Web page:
Kendrapara: As the country mourned the death of the “People’s President”, settlers in the seaside villages of Kendrapara district remember him as the man who saved them from deportation.
The settlers are suspected to be Bangladeshi infiltrators.
“His death has deeply upset us – it seems as if a near and dear one has passed away. It was Kalam who had saved us when the government had asked us to pack our bags. We were served Quit India notice on January 15, 2005. The notice had made it mandatory for us to leave the country with bag and baggage in a month’s time,” they said.
“It was because of the kind-hearted gesture by Kalam, who was the President then that we are still living in the country,” said Rabi Mandal, a resident of Lunimathia village.
On January 15, 2005, as many as 1551 suspected Bangladeshis from 362 families in Mahakalpada tehsil of Kendrapara district were served ‘Quit India’ notice under Foreigners’ Act. A month later, the deportation move was kept in abeyance by the union home ministry.
“We had everything with us to prove that we are Indians. We had voter identity cards, rations cards, names figuring in voter list. Many had PAN cards. Still we were branded as foreigners and were asked to leave the country.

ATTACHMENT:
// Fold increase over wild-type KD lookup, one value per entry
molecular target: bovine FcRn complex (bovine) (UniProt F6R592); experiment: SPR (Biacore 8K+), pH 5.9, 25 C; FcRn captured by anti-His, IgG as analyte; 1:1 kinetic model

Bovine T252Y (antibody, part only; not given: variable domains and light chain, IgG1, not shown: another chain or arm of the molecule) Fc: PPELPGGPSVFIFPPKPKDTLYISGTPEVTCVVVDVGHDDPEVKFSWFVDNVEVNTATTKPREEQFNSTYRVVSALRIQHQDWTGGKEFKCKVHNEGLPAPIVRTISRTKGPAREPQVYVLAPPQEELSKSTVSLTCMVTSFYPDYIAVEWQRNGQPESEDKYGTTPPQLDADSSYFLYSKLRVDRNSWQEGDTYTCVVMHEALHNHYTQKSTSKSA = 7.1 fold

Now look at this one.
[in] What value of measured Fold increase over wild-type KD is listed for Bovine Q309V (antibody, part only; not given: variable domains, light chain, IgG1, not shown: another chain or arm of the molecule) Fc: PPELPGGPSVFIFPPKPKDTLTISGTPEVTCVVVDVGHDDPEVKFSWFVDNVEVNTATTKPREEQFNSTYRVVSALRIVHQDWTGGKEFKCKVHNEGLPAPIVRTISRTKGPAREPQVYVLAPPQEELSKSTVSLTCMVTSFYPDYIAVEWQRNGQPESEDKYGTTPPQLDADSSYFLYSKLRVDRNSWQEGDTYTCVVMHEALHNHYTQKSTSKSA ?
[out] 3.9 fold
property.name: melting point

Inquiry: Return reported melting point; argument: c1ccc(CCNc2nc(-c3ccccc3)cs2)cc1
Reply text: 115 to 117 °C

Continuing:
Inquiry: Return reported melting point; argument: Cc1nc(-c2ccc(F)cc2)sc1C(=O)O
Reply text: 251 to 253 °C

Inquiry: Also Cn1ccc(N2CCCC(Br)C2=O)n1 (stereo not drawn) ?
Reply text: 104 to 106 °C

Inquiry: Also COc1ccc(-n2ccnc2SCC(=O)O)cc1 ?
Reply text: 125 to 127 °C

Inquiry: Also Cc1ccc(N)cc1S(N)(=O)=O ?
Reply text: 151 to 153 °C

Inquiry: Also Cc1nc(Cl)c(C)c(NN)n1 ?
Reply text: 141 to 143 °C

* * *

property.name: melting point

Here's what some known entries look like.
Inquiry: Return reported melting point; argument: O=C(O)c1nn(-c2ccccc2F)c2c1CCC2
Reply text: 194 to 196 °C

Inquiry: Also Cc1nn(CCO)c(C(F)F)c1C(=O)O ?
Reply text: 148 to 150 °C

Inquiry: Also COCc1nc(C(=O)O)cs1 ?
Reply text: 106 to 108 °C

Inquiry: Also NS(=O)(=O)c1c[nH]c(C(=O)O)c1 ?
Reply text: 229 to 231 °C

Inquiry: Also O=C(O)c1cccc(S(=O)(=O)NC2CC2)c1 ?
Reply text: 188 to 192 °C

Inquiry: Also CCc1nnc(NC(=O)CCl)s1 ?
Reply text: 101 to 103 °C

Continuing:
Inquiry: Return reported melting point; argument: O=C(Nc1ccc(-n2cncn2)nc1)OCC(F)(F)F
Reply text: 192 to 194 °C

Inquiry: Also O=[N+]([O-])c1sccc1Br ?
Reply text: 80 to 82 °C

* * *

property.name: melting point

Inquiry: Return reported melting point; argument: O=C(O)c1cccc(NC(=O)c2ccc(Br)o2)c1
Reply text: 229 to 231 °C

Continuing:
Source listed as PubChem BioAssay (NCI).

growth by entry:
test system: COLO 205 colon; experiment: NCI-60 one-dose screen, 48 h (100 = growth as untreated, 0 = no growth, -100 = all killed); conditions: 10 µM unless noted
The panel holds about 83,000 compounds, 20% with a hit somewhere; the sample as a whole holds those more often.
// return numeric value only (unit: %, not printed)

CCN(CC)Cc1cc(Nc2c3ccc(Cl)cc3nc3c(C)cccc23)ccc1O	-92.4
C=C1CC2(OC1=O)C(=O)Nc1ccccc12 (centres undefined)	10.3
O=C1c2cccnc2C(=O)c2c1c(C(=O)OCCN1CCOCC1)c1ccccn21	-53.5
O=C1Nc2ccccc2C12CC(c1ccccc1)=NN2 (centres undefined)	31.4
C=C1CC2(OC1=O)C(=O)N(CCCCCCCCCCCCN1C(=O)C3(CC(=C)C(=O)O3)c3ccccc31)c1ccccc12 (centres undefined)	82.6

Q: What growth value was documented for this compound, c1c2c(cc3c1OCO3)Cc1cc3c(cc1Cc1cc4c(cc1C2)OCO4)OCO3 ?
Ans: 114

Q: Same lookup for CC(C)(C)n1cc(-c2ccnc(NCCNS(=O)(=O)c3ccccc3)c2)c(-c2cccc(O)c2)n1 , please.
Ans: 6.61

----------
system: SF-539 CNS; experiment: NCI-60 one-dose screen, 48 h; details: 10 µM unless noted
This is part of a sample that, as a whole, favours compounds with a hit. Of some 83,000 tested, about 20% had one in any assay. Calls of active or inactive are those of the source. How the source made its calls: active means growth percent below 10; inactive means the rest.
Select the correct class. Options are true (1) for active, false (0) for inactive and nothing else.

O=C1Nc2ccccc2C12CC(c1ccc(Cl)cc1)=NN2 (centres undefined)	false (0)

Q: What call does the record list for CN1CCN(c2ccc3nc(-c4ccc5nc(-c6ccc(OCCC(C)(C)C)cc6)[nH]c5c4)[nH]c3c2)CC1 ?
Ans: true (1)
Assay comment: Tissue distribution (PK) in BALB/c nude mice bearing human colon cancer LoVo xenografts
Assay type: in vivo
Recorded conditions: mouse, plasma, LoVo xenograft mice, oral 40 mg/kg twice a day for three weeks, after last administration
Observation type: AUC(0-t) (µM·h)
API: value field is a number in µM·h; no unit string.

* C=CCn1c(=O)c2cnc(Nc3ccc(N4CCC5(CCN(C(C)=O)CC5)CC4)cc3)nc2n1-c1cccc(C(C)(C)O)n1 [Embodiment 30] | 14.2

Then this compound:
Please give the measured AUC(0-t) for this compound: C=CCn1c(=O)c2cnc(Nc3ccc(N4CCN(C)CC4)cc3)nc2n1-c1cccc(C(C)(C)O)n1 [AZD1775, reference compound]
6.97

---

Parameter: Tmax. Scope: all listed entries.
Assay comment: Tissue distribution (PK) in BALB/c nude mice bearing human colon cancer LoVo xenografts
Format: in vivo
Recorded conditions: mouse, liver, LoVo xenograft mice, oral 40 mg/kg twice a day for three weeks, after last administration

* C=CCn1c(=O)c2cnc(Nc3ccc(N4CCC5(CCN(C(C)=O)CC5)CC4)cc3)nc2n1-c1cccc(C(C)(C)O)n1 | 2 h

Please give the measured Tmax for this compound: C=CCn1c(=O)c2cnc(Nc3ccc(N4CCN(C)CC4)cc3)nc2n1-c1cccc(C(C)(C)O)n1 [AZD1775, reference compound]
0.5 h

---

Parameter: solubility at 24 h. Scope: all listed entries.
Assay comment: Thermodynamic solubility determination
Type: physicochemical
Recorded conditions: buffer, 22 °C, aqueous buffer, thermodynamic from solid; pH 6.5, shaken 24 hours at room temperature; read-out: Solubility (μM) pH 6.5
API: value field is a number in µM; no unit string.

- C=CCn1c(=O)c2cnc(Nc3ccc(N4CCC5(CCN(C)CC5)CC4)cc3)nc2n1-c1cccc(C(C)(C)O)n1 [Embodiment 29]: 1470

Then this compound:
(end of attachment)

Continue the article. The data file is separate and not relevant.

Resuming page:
“We had moved various quarters but to no avail.
Finally, we had launched a postcard campaign addressed to then President APJ Abdul Kalam. We were later told that the President’s office had made prompt inquiry and had sought a report from the state government. We are of the firm belief that deportation was halted only after presidential intervention,” said Prafulla Mistry, a resident of Ramnagar.
“All of us are in deep mourning since we came to know of his death from TV news last night. He was a kind-hearted man”, bemoaned Dipen Baidya.
Kalam, who would have turned 84 in October died after suffering a massive cardiac arrest during a lecture at IIM Shillong yesterday.